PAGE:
Autumn is giving way to winter, but the political environment is getting warmer in the country, expected to get hotter in the coming days. Nevertheless, while opposition parties taking to the streets were predictable, what the government did not expect was a sit-in by thousands of its own employees from all over the country. The sit-in staged against what the union leaders call anti-employee policies of the government must open the eyes of the state.

All unions and departments besides the Lady Health Workers (LHW) left after their delegation met the adviser to the Prime Minister (PM) on finance for talks. It is yet to be seen if the government can fulfil the demands of the protesters or not. LHWs and their children have dug in their heels however, and it is hoped that the government responds positively.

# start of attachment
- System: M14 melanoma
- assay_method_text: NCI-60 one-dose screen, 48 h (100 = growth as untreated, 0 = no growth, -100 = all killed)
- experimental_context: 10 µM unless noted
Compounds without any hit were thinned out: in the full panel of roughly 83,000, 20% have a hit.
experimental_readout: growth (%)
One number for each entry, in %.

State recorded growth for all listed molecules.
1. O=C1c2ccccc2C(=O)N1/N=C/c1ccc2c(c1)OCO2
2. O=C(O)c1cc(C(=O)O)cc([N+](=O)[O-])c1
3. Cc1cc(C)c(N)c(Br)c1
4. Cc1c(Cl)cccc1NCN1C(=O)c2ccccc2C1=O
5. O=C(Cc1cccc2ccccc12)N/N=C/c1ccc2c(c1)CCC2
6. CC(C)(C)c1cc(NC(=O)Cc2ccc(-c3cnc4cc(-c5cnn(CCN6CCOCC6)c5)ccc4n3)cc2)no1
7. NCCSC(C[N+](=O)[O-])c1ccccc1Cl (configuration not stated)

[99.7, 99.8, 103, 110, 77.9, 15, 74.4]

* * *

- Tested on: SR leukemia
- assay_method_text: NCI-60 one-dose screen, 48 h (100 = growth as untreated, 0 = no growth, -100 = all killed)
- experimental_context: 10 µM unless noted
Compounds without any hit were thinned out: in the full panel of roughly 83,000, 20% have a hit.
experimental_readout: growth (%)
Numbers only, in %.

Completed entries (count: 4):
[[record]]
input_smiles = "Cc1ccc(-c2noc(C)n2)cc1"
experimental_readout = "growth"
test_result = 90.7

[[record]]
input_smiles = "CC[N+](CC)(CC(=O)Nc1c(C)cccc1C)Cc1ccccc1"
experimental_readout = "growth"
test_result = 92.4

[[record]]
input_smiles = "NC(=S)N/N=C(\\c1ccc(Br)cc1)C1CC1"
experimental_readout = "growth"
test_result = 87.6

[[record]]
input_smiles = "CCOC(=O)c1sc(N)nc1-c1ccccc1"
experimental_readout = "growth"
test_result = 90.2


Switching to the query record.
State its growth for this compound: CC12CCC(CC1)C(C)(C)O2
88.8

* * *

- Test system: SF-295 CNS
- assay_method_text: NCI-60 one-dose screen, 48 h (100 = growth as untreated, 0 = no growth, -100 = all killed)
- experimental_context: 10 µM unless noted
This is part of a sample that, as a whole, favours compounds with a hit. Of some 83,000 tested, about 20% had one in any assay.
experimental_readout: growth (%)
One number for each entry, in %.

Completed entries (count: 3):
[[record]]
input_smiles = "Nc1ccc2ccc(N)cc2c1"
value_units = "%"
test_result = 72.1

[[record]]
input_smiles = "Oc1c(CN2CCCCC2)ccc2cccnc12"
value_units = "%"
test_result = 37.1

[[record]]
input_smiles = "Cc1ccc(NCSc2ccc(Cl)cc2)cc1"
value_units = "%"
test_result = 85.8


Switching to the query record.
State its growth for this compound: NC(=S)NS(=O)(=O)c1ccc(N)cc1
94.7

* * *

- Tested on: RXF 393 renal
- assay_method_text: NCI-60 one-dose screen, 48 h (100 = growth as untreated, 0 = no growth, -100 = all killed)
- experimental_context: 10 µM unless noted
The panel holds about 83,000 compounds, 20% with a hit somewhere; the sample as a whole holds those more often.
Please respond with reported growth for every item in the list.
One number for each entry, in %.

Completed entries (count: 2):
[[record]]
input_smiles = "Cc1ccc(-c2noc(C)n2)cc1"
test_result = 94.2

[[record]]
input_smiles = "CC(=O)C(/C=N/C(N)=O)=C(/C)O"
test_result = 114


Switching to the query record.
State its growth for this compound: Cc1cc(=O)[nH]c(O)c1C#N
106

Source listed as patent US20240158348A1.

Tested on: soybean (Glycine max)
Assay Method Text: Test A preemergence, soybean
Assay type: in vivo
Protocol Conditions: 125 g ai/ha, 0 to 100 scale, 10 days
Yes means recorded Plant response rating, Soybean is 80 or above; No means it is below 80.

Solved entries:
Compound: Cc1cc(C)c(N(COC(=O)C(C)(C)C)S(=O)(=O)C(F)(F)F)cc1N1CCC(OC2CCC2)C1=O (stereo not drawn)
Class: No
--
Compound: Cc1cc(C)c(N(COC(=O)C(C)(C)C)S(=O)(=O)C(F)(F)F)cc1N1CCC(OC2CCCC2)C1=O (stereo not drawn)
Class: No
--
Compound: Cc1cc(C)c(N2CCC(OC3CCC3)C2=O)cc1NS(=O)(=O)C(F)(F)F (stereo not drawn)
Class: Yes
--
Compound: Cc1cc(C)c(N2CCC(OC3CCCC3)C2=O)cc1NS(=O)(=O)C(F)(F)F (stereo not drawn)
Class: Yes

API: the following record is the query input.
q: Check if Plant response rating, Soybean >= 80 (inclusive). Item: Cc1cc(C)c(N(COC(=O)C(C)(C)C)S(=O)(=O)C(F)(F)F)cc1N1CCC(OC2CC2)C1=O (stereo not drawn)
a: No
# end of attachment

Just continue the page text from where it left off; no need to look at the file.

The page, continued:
Their steadfastness in the narrative for the state to accept their 10-point agenda of demands is necessary. LHWs form the vanguard in the country’s fight against malnourishment and efforts to improve national health. Their presence in rural areas is crucial to the wellbeing and health of both women and children.

The fact that the family health workers are underpaid while exposing themselves to mortal danger while carrying out their duties makes it exigent for the government to resolve their issues. Asking for better salaries and restoring the National Programme of Family Planning are demands that are beneficial for the system and the ability of the LHWs to carry out their responsibilities more effectively.

This is not the first time the LHW have called for better treatment either. In the wake of 2012 protests by the LHW, the Supreme Court’s call to make them permanent has yet to be fulfilled. These are the two key demands of the LHWs; they have the backing of the SC on these two points as well. If nothing else, the government should hold negotiations with them.